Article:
Nasdaq 100 index options are option contracts in which the underlying value is based on the level of the Nasdaq 100, a stock market index which contains 100 of the largest non-financial securities (based on market capitalization) listed on the Nasdaq stock exchange. Included companies are from across major industry groups such as computer hardware and software, retail/wholesale trade, telecommunications and biotechnology.
The Nasdaq 100 index option contract has an underlying value that is equal to the full value of the level of the Nasdaq 100 index. The Nasdaq 100 index option trades under the symbol of NDX and has a contract multiplier of $100.The NDX index option is an european style option and may only be exercised on the last business day before expiration.
To meet the needs of retail investors, smaller sized contracts with a reduced notional value are also available and goes by the name of Mini-NDX.The Mini-NDX index option trades under the symbol MNX and its underlying value is scaled down to 1/10th of the Nasdaq 100.The contract multiplier for the Mini-NDX remains the same at $100.
|Product Name||Symbol||Underlying Value||Contract Multiplier||Exercise Style|
|Nasdaq 100 Options||NDX||Full Value of Nasdaq 100||$100 |
(Full Contract Specs)
|Mini-NDX Options||MNX||1/10th of Nasdaq 100||$100 |
(Full Contract Specs)
If you are bullish on the Nasdaq 100, you can profit from a rise in its value by buying Nasdaq 100 (NDX) call options. On the other hand, if you believe that the Nasdaq 100 index is poised to fall, then NDX put options should be purchased instead.
The following example depict a scenario where you buy a near-money NDX call option in anticipation of a rise in the level of the Nasdaq 100 index. Note that for simplicity's sake, transaction costs have not been included in the calculations.
You observed that the current level of the Nasdaq 100 index is 1,251.47. The NDX is based on the full value of the underlying Nasdaq 100 index and therefore trades at 1,251.47. A near-month NDX call option with a nearby strike price of 1,300 is being priced at $83.43. With a contract multiplier of $100.00, the premium you need to pay to own the call option is thus $8,343.00.
Assuming that by option expiration day, the level of the underlying Nasdaq 100 index has risen by 15% to 1,439.19 and correspondingly, the NDX is now trading at 1,439.19 since it is based on the full value of the underlying Nasdaq 100 index. With the NDX now significantly higher than the option strike price, your call option is now in the money. By exercising your call option, you will receive a cash settlement amount that is computed using the following formula:
Cash Settlement Amount = (Difference between Index Settlement Value and the Strike Price) x Contract Multiplier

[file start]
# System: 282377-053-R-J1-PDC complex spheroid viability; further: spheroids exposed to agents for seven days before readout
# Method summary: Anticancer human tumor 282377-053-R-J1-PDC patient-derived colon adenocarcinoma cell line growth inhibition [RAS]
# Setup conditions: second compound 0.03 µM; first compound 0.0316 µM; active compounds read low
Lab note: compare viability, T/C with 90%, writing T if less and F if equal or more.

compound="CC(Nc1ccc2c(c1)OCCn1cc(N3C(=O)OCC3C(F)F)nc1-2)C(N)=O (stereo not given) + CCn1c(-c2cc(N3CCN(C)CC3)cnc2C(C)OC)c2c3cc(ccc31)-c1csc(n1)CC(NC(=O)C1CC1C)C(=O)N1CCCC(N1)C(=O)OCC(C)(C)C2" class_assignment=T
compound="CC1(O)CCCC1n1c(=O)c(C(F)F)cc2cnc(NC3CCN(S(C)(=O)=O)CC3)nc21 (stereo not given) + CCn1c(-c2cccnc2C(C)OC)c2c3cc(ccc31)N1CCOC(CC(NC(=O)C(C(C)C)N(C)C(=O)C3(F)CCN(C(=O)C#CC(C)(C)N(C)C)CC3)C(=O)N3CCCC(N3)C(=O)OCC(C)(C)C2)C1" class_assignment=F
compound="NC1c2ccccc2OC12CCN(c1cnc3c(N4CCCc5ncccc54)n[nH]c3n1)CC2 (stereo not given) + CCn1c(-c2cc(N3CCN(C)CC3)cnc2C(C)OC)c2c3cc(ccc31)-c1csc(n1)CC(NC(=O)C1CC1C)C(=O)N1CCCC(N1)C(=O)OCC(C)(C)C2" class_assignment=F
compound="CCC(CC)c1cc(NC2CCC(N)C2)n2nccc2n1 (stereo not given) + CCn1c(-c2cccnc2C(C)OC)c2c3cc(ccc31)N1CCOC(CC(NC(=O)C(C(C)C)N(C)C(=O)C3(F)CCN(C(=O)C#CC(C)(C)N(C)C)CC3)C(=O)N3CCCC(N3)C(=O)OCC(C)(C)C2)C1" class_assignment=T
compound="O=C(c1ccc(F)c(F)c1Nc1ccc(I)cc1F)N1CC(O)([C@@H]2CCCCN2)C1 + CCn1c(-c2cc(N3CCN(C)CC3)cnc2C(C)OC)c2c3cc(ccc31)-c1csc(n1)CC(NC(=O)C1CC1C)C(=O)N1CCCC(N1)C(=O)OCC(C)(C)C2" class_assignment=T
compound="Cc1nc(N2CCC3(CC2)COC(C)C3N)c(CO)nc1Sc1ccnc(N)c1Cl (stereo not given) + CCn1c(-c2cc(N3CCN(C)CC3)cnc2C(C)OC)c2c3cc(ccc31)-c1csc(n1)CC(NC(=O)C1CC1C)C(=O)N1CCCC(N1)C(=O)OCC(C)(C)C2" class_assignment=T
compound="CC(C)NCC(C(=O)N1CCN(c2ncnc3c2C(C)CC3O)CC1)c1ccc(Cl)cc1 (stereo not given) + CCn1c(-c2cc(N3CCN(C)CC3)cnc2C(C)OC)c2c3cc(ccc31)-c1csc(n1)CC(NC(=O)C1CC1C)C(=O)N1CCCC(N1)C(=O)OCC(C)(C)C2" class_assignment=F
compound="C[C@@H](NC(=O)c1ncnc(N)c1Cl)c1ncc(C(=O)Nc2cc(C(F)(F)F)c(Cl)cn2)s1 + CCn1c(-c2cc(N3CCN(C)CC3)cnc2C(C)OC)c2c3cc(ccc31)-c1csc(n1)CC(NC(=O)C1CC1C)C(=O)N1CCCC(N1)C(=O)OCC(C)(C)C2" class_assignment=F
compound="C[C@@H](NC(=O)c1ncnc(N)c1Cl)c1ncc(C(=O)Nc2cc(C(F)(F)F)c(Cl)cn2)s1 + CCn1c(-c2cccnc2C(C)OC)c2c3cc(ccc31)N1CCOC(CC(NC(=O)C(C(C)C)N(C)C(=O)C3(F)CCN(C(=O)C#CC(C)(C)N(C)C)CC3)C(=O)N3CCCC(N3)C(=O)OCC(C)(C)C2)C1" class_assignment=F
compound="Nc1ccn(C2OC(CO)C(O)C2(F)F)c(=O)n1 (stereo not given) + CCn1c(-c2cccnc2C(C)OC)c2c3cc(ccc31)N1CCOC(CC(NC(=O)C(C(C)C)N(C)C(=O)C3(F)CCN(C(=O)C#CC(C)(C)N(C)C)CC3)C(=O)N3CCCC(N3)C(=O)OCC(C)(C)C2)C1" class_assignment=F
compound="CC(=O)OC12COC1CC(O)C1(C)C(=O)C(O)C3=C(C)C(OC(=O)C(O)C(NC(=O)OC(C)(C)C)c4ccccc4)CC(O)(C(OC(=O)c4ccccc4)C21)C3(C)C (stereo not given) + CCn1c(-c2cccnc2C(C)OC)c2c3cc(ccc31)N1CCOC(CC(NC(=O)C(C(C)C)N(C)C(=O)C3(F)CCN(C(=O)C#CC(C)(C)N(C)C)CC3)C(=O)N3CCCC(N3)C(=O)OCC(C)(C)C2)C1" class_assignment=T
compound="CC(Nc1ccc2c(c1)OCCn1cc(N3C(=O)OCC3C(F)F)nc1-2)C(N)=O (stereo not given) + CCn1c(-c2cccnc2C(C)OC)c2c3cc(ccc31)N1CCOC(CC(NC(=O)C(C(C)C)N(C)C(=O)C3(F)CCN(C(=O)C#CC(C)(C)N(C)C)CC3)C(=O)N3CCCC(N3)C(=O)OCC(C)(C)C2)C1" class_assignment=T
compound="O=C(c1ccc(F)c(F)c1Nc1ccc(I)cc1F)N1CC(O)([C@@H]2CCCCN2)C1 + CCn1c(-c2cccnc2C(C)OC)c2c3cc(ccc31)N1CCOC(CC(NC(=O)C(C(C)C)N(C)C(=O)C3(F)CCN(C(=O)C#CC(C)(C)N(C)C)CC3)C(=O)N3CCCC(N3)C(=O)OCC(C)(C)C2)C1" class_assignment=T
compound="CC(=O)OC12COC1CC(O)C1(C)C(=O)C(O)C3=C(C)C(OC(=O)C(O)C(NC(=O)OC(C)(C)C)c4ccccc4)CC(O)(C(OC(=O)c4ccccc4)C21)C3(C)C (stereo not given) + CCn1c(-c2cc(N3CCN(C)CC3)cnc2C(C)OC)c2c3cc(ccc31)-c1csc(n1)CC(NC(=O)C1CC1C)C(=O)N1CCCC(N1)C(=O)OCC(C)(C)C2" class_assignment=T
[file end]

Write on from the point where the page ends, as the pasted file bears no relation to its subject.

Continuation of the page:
So you will receive (1,439.19 - 1,300.00) x $100 = $13,919.05 from the option exercise. Deducting the initial premium of $8,343.00 you paid to buy the call option, your net profit from the long call strategy will come to $5,576.05.
|Profit on Long NDX 1300 Call Option When Nasdaq 100 at 1,439.19|
|Proceeds from Option Exercise||=||Cash Settlement Amount|
|=||(Index Settlement Value - Option Strike Price) x Contract Size|
|=||(1,439.19 - 1,300.00) x $100|
|Investment||=||Initial Premium Paid|
|Net Profit||=||Proceeds from Option Exercise - Investment|
|=||$13,919.05 - $8,343.00|
|Return on Investment||=||Net Profit / Investment|
In practice, it is usually not necessary to exercise the index call option to take profit. You can close out the position by selling the NDX call option in the options market. Proceeds from the option sale will also include any remaining time value if there is still some time left before the option expires.
In the example above, as the option sale is performed on expiration day, there is virtually no time value left. The amount you will receive from the NDX option sale will still be equal to it's intrinsic value.
One notable advantage of the long Nasdaq 100 call strategy is that the maximum possible loss is limited and is equal to the amount paid to purchase the NDX call option.
Suppose the Nasdaq 100 index had dropped by 15% instead, pushing the NDX down to 1,063.75, which is way below the option strike price of 1,300. Now, in this scenario, it would not make any sense at all to exercise the call option as it will result in additional loss. Fortunately, you are holding an option contract, and not a futures contract, and so you are not obliged to anyway. You can just let the option expire worthless and your total loss will simply be the call option premium of $8,343.00.
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